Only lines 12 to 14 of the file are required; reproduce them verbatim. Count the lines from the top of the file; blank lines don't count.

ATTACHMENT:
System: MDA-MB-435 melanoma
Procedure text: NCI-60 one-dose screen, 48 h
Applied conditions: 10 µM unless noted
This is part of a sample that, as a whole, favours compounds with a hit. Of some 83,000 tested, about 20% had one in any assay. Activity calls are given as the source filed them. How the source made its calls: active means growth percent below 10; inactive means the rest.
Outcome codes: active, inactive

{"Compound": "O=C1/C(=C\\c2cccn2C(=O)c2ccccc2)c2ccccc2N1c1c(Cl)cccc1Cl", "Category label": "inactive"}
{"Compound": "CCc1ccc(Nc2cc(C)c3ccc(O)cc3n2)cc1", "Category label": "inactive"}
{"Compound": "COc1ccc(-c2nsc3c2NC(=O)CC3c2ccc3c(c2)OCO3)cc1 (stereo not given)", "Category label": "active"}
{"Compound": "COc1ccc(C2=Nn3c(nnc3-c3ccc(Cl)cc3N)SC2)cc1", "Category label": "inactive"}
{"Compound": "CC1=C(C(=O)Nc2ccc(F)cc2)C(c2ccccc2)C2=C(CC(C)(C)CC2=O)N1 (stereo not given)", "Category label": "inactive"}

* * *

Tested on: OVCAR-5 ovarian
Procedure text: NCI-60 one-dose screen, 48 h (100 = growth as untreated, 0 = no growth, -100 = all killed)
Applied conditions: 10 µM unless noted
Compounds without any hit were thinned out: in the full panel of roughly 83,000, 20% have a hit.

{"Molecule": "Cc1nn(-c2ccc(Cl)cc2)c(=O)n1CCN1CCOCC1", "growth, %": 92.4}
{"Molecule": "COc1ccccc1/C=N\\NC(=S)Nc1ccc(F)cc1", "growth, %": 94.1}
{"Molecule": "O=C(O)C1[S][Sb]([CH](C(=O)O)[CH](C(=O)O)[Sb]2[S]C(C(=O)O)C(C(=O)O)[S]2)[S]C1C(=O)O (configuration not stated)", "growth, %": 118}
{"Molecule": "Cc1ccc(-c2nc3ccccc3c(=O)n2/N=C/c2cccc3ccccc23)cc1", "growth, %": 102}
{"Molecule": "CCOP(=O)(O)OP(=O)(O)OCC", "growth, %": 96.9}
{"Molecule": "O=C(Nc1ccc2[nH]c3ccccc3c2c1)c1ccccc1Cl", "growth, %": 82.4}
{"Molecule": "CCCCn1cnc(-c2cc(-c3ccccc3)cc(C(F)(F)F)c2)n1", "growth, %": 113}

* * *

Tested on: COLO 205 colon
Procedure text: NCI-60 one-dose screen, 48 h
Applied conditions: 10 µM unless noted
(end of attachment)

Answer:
Tested on: OVCAR-5 ovarian
Procedure text: NCI-60 one-dose screen, 48 h (100 = growth as untreated, 0 = no growth, -100 = all killed)
Applied conditions: 10 µM unless noted